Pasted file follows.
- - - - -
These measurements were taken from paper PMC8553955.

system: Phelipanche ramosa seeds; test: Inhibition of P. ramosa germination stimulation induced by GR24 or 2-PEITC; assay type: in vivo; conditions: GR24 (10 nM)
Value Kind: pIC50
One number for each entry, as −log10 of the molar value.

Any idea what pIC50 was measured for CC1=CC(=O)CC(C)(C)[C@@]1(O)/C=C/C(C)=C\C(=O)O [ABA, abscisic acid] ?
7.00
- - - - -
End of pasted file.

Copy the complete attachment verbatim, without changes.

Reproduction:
These measurements were taken from paper PMC8553955.

system: Phelipanche ramosa seeds; test: Inhibition of P. ramosa germination stimulation induced by GR24 or 2-PEITC; assay type: in vivo; conditions: GR24 (10 nM)
Value Kind: pIC50
One number for each entry, as −log10 of the molar value.

Any idea what pIC50 was measured for CC1=CC(=O)CC(C)(C)[C@@]1(O)/C=C/C(C)=C\C(=O)O [ABA, abscisic acid] ?
7.00